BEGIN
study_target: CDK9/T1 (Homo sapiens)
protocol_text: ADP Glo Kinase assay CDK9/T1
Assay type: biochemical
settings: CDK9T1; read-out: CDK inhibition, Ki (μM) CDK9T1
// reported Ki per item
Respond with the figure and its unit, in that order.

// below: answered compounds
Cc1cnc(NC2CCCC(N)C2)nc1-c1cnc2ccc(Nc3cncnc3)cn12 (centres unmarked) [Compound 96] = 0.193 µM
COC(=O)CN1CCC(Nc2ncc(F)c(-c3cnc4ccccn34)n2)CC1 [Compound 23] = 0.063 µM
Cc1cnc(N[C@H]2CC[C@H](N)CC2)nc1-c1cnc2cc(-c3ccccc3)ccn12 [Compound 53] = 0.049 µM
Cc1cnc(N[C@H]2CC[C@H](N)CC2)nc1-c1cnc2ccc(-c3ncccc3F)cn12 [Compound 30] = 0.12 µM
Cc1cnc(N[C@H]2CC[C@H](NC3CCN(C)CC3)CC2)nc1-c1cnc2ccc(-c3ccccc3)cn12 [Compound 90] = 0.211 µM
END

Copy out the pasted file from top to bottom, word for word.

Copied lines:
study_target: CDK9/T1 (Homo sapiens)
protocol_text: ADP Glo Kinase assay CDK9/T1
Assay type: biochemical
settings: CDK9T1; read-out: CDK inhibition, Ki (μM) CDK9T1
// reported Ki per item
Respond with the figure and its unit, in that order.

// below: answered compounds
Cc1cnc(NC2CCCC(N)C2)nc1-c1cnc2ccc(Nc3cncnc3)cn12 (centres unmarked) [Compound 96] = 0.193 µM
COC(=O)CN1CCC(Nc2ncc(F)c(-c3cnc4ccccn34)n2)CC1 [Compound 23] = 0.063 µM
Cc1cnc(N[C@H]2CC[C@H](N)CC2)nc1-c1cnc2cc(-c3ccccc3)ccn12 [Compound 53] = 0.049 µM
Cc1cnc(N[C@H]2CC[C@H](N)CC2)nc1-c1cnc2ccc(-c3ncccc3F)cn12 [Compound 30] = 0.12 µM
Cc1cnc(N[C@H]2CC[C@H](NC3CCN(C)CC3)CC2)nc1-c1cnc2ccc(-c3ccccc3)cn12 [Compound 90] = 0.211 µM